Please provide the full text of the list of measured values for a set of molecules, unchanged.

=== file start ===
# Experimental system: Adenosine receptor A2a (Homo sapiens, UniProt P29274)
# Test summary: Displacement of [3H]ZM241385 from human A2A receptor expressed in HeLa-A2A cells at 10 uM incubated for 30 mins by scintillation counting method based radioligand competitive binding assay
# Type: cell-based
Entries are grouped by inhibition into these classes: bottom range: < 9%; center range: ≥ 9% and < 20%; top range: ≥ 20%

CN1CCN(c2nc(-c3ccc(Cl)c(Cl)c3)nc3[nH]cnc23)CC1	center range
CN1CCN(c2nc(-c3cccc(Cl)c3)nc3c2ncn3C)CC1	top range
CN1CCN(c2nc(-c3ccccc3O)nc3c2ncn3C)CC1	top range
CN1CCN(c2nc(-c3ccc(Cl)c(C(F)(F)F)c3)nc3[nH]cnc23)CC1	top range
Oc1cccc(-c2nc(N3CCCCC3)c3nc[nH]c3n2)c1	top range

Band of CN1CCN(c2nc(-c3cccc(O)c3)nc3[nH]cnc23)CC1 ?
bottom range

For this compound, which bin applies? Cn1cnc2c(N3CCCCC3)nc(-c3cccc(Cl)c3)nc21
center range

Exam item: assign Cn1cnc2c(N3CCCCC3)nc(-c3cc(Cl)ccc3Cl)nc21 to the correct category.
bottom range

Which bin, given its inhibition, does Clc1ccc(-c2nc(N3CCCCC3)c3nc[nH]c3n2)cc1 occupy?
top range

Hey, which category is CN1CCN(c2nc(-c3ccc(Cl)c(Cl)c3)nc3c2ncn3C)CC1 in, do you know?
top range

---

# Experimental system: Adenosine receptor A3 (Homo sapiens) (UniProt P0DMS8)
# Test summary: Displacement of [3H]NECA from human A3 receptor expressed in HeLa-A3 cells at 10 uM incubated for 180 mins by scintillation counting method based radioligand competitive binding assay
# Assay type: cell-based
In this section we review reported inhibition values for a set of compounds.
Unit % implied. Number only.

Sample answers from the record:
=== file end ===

# Experimental system: Adenosine receptor A2a (Homo sapiens, UniProt P29274)
# Test summary: Displacement of [3H]ZM241385 from human A2A receptor expressed in HeLa-A2A cells at 10 uM incubated for 30 mins by scintillation counting method based radioligand competitive binding assay
# Type: cell-based
Entries are grouped by inhibition into these classes: bottom range: < 9%; center range: ≥ 9% and < 20%; top range: ≥ 20%

CN1CCN(c2nc(-c3ccc(Cl)c(Cl)c3)nc3[nH]cnc23)CC1	center range
CN1CCN(c2nc(-c3cccc(Cl)c3)nc3c2ncn3C)CC1	top range
CN1CCN(c2nc(-c3ccccc3O)nc3c2ncn3C)CC1	top range
CN1CCN(c2nc(-c3ccc(Cl)c(C(F)(F)F)c3)nc3[nH]cnc23)CC1	top range
Oc1cccc(-c2nc(N3CCCCC3)c3nc[nH]c3n2)c1	top range

Band of CN1CCN(c2nc(-c3cccc(O)c3)nc3[nH]cnc23)CC1 ?
bottom range

For this compound, which bin applies? Cn1cnc2c(N3CCCCC3)nc(-c3cccc(Cl)c3)nc21
center range

Exam item: assign Cn1cnc2c(N3CCCCC3)nc(-c3cc(Cl)ccc3Cl)nc21 to the correct category.
bottom range

Which bin, given its inhibition, does Clc1ccc(-c2nc(N3CCCCC3)c3nc[nH]c3n2)cc1 occupy?
top range

Hey, which category is CN1CCN(c2nc(-c3ccc(Cl)c(Cl)c3)nc3c2ncn3C)CC1 in, do you know?
top range

---

# Experimental system: Adenosine receptor A3 (Homo sapiens) (UniProt P0DMS8)
# Test summary: Displacement of [3H]NECA from human A3 receptor expressed in HeLa-A3 cells at 10 uM incubated for 180 mins by scintillation counting method based radioligand competitive binding assay
# Assay type: cell-based
In this section we review reported inhibition values for a set of compounds.
Unit % implied. Number only.

Sample answers from the record: